This week on the podcast, Lori and I talk about diagnosing a capital letter syndrome. It’s pretty scary territory. Sometimes there is an invisible stigma attached to stepping out and finding some help. Not sure why, maybe we just feel guilty. Mom guilt is real. Even if you adopted, you know you aren’t immune to Mom guilt. We Moms have some weird knack for feeling guilty that things that we didn’t have anything to do with. Raise your hand if you agree.
Another issue we parents deal with when searching for answers for our kids’ struggles is the “Just do this…” people. You know what I mean, those people who have all the answers for your child based on spending sixty seconds with them. It’s irritating. Right? Our advice, don’t share with them. Limit your time with those “Just do this..” people as much as possible. Don’t take it personally. Just move on.
During and after the diagnosis
*this portion was written by Rachel Eubanks
Be prepared that it will hurt even if you are expecting it. You will take it personally and you have to be ready to push back against that. You can’t effectively advocate for your child if you are too busy attacking yourself.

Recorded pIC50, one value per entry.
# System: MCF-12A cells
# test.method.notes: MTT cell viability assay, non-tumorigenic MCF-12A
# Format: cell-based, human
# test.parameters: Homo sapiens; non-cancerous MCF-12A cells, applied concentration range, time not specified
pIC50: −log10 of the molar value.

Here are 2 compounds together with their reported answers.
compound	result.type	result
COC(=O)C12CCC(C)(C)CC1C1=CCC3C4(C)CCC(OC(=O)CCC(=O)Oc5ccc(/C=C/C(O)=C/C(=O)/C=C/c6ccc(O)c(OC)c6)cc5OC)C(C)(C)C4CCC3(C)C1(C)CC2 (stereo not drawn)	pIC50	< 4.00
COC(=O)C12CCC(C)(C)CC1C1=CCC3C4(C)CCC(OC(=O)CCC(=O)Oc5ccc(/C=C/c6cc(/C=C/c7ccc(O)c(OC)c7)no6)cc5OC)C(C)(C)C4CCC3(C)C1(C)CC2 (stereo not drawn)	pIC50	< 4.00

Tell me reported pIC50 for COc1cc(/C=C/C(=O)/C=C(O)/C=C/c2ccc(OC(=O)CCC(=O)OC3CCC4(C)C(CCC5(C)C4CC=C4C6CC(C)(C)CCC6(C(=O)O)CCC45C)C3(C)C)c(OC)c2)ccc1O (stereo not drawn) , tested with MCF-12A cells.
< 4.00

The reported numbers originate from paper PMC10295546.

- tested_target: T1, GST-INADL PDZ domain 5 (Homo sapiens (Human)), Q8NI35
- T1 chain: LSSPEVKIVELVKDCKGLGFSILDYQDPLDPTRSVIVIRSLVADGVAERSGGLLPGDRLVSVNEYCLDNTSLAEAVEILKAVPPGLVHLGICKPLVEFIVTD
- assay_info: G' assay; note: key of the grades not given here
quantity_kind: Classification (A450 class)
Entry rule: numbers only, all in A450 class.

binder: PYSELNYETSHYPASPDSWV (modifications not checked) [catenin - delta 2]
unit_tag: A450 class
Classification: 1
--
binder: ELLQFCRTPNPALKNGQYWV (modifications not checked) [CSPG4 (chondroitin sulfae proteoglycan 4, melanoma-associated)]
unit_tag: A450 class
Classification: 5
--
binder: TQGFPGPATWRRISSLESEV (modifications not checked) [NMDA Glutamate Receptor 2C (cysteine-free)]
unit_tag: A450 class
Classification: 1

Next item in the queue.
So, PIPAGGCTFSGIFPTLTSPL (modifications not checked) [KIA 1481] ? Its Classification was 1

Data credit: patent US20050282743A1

Act professionally at the appointment, keep it together (especially if your child is with you). This isn’t a death sentence, it’s just a tool for you to help your child. It’s okay to fall apart later, but keep it together at first.
Talk about it with a few people you trust. Yes, your child’s diagnosis is their story and you shouldn’t broadcast it without their permission, but it’s your story too. You know what friends and family who will keep your confidence and not judge, talk to them.
Your child isn’t sick or weird, they are just missing a piece to their puzzle and as their parent it’s your job to find it.
Do any of your children have a capital letter syndrome? Share your story with us! We’d love to hear it.
Do you suspect that one of your kiddos has a capital letter syndrome? Did this episode help? Let us know!